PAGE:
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Billy Bragg @ Turner Hall Ballroom

Sept. 9, 2010

Sep. 13, 2010
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The floor of the Turner Hall Ballroom was crowded with small, candlelit tables for Billy Bragg’s Thursday night concert, creating a vibe more fitting for dinner theater than an evening of political folk-punk.

“Who’s playing tonight, Burt Bacharach?” a Bragg fan loudly said as he surveyed the scene. The diverse crowd included middle-aged folks who looked like English teachers and young punks slouching in spiky leather jackets.

After a short set from Australian folk singer Darren Hanlon, Bragg took the stage, smiling politely and looking at ease in a polo shirt and slacks. The singer started with some of his love songs, “The Price I Pay” and “Shirley.”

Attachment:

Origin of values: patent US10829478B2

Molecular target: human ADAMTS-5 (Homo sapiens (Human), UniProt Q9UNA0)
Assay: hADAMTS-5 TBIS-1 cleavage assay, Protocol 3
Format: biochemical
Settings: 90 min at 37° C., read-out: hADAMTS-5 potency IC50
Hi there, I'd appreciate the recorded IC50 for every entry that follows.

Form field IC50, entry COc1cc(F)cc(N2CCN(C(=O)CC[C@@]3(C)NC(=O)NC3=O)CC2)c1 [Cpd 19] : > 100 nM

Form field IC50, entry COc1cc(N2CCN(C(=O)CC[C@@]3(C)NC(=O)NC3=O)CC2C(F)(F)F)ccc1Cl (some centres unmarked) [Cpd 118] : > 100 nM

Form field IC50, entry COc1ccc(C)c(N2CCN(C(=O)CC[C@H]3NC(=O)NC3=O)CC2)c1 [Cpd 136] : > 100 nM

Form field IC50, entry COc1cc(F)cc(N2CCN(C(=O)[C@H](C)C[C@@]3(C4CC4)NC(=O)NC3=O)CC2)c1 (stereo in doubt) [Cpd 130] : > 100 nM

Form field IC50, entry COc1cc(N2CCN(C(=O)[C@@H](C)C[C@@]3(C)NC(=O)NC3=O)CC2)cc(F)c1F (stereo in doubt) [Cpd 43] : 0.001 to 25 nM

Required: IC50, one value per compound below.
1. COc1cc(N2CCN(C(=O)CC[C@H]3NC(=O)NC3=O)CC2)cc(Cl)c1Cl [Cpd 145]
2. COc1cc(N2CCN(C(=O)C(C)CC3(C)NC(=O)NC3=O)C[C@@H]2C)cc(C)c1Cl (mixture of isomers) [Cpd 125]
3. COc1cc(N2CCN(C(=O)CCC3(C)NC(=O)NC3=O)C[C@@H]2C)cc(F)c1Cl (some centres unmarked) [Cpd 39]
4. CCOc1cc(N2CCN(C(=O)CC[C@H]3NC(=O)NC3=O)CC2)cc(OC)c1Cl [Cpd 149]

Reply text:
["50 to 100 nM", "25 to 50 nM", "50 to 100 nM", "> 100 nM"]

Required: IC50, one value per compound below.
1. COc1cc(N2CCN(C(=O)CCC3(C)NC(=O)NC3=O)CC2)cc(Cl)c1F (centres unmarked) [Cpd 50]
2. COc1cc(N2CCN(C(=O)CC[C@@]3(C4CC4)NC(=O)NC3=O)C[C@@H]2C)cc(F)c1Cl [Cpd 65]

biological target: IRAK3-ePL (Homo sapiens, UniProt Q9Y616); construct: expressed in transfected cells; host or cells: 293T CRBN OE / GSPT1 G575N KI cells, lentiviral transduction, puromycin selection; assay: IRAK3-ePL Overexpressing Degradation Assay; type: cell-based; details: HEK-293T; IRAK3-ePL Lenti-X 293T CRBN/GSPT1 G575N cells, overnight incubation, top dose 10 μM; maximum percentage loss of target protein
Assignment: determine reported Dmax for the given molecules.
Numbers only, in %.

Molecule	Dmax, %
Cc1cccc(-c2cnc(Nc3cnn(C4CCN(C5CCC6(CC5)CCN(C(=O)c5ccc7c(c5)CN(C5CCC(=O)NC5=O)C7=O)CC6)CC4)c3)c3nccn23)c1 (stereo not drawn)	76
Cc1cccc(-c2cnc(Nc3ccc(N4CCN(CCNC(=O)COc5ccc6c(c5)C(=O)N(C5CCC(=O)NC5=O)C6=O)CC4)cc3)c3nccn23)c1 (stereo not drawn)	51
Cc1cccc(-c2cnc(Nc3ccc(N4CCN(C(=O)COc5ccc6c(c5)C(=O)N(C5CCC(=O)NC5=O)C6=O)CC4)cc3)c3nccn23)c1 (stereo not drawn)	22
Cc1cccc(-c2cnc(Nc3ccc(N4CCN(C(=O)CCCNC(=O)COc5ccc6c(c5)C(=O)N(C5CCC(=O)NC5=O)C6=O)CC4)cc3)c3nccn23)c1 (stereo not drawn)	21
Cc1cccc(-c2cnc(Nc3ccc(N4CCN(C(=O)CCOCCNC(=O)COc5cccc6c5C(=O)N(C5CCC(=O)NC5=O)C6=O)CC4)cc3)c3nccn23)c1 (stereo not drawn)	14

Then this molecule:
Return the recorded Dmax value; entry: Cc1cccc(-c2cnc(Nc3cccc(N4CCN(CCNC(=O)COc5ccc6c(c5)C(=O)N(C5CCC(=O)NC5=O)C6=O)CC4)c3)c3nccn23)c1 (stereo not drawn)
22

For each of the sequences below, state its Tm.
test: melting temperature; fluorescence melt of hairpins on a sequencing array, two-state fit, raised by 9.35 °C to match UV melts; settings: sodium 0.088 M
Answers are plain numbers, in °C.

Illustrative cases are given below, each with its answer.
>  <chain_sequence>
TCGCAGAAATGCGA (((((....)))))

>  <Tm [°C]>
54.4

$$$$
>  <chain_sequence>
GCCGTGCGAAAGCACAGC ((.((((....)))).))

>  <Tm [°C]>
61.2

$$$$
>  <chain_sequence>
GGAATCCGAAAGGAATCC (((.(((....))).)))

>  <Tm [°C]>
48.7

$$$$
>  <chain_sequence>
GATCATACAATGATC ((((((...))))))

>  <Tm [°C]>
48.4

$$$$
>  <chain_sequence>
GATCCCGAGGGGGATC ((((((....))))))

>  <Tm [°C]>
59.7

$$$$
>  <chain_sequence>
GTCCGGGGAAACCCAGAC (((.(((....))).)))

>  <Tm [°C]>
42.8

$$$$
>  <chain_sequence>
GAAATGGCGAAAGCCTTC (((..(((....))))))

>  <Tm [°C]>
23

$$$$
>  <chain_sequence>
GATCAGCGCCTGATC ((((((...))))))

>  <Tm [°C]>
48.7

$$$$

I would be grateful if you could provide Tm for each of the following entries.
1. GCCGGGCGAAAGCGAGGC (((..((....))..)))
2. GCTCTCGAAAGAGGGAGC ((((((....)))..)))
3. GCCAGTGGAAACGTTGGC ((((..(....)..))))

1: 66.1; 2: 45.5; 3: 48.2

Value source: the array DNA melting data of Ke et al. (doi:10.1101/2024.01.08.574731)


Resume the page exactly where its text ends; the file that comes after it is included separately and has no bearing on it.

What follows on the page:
The British Bragg took time between songs to talk to the audience about the many things that puzzle or alarm him about American culture. He said watching American television “gave him nightmares,” although he admitted a fondness for the Weather Channel. He described a stop for dinner at a Cracker Barrel in Wisconsin Dells as a “horror show,” and recalled the loud, alarming environment as he sipped on a mug of tea.

“It’s Throat Coat tea—if you drink enough of it, it makes you think you can sing in tune,” he joked.

While on the topic, he took the opportunity to speak out against the Tea Party and Glenn Beck, and delved into British politics as well, but he also declared war on cynicism.

“I believe the glass is half full,” he said as he began strumming his song “Tomorrow’s Going to Be a Better Day.”

Some of Bragg’s most inspired singing came in the form of three Woody Guthrie songs. He started with “I Ain’t Got No Home in This World Anymore,” and noted, “It could have been written in the last 18 months, but it was written 70 years ago.” He also played two songs featuring Guthrie-penned lyrics and Bragg-written music, “Ingrid Bergman” and “Way Over Yonder in the Minor Key.”

Bragg played two of his own biggest hits as well: “Sexuality” and, for an encore performance, “A New England,” an upbeat song that had the audience chanting along.

Photo by CJ Foeckler


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